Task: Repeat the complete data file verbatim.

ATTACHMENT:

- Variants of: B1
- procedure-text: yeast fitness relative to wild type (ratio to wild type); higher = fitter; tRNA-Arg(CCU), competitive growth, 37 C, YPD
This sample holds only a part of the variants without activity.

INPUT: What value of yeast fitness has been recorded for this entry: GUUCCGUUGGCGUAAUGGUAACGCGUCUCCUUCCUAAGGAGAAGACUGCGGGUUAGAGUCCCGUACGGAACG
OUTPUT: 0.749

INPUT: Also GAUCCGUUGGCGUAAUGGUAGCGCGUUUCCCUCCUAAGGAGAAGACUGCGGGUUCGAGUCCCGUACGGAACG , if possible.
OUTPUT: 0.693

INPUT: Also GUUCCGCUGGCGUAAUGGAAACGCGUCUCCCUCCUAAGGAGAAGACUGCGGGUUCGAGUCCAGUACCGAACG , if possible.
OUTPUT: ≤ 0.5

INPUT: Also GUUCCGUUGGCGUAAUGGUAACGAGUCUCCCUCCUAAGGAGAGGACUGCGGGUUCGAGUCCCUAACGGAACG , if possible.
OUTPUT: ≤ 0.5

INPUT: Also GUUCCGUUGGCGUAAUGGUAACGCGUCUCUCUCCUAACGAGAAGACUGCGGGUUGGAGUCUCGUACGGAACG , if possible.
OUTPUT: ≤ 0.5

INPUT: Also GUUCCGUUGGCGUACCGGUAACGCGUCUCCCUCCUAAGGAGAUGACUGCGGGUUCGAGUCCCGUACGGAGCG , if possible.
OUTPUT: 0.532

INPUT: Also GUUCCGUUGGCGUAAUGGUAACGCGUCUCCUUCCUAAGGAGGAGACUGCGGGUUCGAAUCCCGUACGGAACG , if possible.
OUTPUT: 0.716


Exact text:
- Variants of: B1
- procedure-text: yeast fitness relative to wild type (ratio to wild type); higher = fitter; tRNA-Arg(CCU), competitive growth, 37 C, YPD
This sample holds only a part of the variants without activity.

INPUT: What value of yeast fitness has been recorded for this entry: GUUCCGUUGGCGUAAUGGUAACGCGUCUCCUUCCUAAGGAGAAGACUGCGGGUUAGAGUCCCGUACGGAACG
OUTPUT: 0.749

INPUT: Also GAUCCGUUGGCGUAAUGGUAGCGCGUUUCCCUCCUAAGGAGAAGACUGCGGGUUCGAGUCCCGUACGGAACG , if possible.
OUTPUT: 0.693

INPUT: Also GUUCCGCUGGCGUAAUGGAAACGCGUCUCCCUCCUAAGGAGAAGACUGCGGGUUCGAGUCCAGUACCGAACG , if possible.
OUTPUT: ≤ 0.5

INPUT: Also GUUCCGUUGGCGUAAUGGUAACGAGUCUCCCUCCUAAGGAGAGGACUGCGGGUUCGAGUCCCUAACGGAACG , if possible.
OUTPUT: ≤ 0.5

INPUT: Also GUUCCGUUGGCGUAAUGGUAACGCGUCUCUCUCCUAACGAGAAGACUGCGGGUUGGAGUCUCGUACGGAACG , if possible.
OUTPUT: ≤ 0.5

INPUT: Also GUUCCGUUGGCGUACCGGUAACGCGUCUCCCUCCUAAGGAGAUGACUGCGGGUUCGAGUCCCGUACGGAGCG , if possible.
OUTPUT: 0.532

INPUT: Also GUUCCGUUGGCGUAAUGGUAACGCGUCUCCUUCCUAAGGAGGAGACUGCGGGUUCGAAUCCCGUACGGAACG , if possible.
OUTPUT: 0.716